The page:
You are here
Notes a new Moroccan law - Law 103.13 on the elimination of violence against women - that criminalises violence against women. The law was approved by Parliament on 14th February 2018 and entered into force in September 2018 and punishes various types of violence committed both in the private and public spheres, including rape, sexual harassment and domestic abuse. However, it was criticized for not outlawing marital rape or spousal violence, and failing to provide a precise definition of domestic violence.
After the kidnapping and gang rape of a 17-yearl old young woman called Khadija by 12 men, public outrage in Morocco led women and men to organize a campaign combating violence against women. ‘#Masaktach’ (She was not silent) first took to the streets of Casablanca, Morocco’s largest city, with early members carrying whistles, which they handed out to women as a defense against sexual harassment. Khadija was held for two months, during which time she was starved, drugged, beaten, gang-raped, tortured, tattooed with swastikas, and burned with cigarettes.
This study seeks to reveal the relationship between the stereotypical images of Moroccan girls and women and the violence that is often committed against them. It suggests that women’s location in the power structures of the family, school, media and the law, as well as their unequal access to the economic and political spheres, all contribute to fostering violent attitudes and practices against women in the public arena. The evolution of the status of women requires changes in their freedom-of-movement, security and emancipation. Future research should address women’s discourse and experiences of street harassment as well as its social meaning, prevalence, severity and impact.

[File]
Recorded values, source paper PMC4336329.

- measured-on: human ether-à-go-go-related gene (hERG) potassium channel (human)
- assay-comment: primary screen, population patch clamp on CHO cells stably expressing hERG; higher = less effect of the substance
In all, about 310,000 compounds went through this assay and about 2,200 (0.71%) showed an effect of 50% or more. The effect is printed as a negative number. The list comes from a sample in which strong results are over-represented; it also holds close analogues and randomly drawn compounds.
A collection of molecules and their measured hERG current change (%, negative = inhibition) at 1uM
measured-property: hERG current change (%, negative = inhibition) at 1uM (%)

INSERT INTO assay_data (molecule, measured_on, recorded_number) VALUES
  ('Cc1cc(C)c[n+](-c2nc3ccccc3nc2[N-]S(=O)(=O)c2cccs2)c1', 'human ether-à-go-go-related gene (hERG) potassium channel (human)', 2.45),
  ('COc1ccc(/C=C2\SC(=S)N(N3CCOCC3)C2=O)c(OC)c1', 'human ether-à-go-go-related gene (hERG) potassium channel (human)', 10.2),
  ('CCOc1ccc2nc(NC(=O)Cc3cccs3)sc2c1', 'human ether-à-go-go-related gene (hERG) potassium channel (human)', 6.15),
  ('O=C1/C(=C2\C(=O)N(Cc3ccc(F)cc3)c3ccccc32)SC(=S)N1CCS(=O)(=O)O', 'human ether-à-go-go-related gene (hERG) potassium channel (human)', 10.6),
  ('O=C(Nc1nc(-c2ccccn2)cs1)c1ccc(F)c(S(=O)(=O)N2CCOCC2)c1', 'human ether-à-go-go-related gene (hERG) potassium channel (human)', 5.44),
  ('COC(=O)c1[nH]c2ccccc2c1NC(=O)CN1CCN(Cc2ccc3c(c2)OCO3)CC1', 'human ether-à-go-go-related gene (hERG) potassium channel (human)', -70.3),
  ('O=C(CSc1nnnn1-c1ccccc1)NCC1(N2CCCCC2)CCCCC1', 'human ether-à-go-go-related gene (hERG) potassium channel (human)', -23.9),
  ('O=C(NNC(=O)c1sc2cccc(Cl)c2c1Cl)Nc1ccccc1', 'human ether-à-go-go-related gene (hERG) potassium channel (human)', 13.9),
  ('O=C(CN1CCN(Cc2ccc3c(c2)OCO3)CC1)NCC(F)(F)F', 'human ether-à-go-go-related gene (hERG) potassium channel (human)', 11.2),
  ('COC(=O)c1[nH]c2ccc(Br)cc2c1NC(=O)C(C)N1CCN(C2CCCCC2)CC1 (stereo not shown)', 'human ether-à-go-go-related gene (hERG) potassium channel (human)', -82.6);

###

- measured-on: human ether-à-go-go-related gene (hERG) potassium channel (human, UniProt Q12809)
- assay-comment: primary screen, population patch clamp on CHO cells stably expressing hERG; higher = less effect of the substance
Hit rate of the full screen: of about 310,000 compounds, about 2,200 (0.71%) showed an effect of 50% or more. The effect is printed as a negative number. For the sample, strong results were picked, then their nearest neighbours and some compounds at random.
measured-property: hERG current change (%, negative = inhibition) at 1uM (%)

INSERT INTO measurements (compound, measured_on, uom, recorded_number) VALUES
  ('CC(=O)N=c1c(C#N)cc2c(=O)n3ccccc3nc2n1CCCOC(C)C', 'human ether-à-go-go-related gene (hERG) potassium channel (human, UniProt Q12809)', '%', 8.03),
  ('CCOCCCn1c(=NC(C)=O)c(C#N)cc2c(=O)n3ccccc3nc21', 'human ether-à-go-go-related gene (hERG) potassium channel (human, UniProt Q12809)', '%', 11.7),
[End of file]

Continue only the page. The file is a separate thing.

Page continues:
The ICJ’s report explores the various obstacles that women seeking justice in Morocco face, and addresses recommendations to the Moroccan government and judiciary with a view to improving access to justice and effective remedies for women and girls who are victims of sexual and gender-based violence (SGBV).